Typical applications for analog and radio frequency (RF) circuits include wireless communications, video and graphic displays, image sensors and power management chips. It is important to be able to adjust analog blocks on these types of chips to enhance yield and improve profitability of the products in which these chips are used. The variations caused by process and layout variations in RF circuits, image sensor cells and display pixels must fall within critical design ranges, or else the systems using these types of chips can't be used. In many cases, this can be a very expensive proposition, for example, for a large video display. One-time programmable (OTP) trimming is used to increase the yield of image sensor, display controller and RF chips, thus increasing overall product profit margins.

Sensor Interfaces - Automotive Example

Automotive sensors are found in a broad range of demanding applications such as gas tank vapor and tire pressures; temperatures of various subsystems both outside and under the hood; and positioning of electromechanical devices for brake, steering and other systems. Many of these applications include a very tight set of requirements. Many of these sensors employ a bridge architecture that produces a very small amplitude differential signal. These bridges exhibit random part-to-part variations, off sets and non-linearities, and these variations become more pronounced as chip process nodes shrink due, in part, to increasing process parameter variability with decreasing node feature sizes. System designers need to apply signal conditioning techniques to amplify and compensate for these variations so the output is an accurate linear signal for the system that interfaces with the sensor. Complicating the signal conditioning operation is the fact that automobiles present a severe operating environment for their electronic components. For example, sensor modules must tolerate large power supply disturbances and electrostatic discharge (ESD) spikes of several thousand volts, along with temperature ranges that can span -55°C to +150°C for under-the-hood components. This often requires sensor calibration in situ (i.e., when the sensor is connected to the complete sensor module, which necessitates field trimming of the control electronics).

As an example, Figure 1 shows the schematic for a programmable analog sensor signal conditioner from Texas Instruments (TI). The analog signal path amplifies the sensor signal and provides digital calibration for off set and gain. Calibration parameters are stored onboard in seven banks of OTP memory. Another TI signal conditioning chip, the PGA309, adds temperature compensation and stores calibration look-up values in external electrically erasable programmable read-only memory (EEPROM).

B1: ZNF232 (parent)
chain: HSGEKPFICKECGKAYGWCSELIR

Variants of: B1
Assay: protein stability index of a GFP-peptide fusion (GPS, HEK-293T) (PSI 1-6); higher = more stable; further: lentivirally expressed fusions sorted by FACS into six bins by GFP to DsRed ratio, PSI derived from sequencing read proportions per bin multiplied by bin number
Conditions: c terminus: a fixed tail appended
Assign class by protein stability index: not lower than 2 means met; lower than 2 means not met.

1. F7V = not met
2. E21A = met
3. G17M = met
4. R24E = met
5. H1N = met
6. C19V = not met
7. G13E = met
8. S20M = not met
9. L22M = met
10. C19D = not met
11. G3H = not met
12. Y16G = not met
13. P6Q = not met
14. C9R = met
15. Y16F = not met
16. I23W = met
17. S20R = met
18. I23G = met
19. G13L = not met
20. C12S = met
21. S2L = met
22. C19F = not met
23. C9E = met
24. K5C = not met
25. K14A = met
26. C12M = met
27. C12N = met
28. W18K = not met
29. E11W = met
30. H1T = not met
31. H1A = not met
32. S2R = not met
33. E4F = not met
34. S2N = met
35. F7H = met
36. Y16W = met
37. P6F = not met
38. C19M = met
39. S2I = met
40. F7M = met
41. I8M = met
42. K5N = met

Typical sensor conditioning systems use Flash, EEPROM or electrical fuses (eFuses) to store coefficients to correct for sensor off set, range, temperature and non-linearity. These coefficients are determined and written during sensor module calibration. Data loss or corruption of this calibration and conditioning data during normal vehicle operation can lead to disastrous results in systems such as those used for braking or steering. Both Flash and EEPROMs exhibit reliability problems at high temperatures that can compromise the reliability of sensor modules that use these storage mechanisms, and vendors of these modules have to add additional circuitry to guarantee valid proper calibration data storage throughout the operating life of the module. An alternative solution is to use an embedded OTP memory that does not suffer the high-temperature reliability problems of Flash or EEPROM and provides a denser solution than an eFuse array.

A Foundry-Flexible Embedded OTP Memory Bit Cell

Analog IP core trimming and sensor conditioning techniques are well understood and have been successfully applied for several years using OTP memory to store trim coefficients. The difficulty is in identifying an OTP technology that simplifies process portability and scalability, is field-programmable, does not require process changes for standard CMOS implementation, and, for automotive and certain industrial applications, is reliable at high temperatures. Floating gate memory technologies (e.g., Flash), EEPROMs, ROMs and eFuses, all have shortcomings in one or more of the areas of cost, reliability, field programmability and retention at high temperature.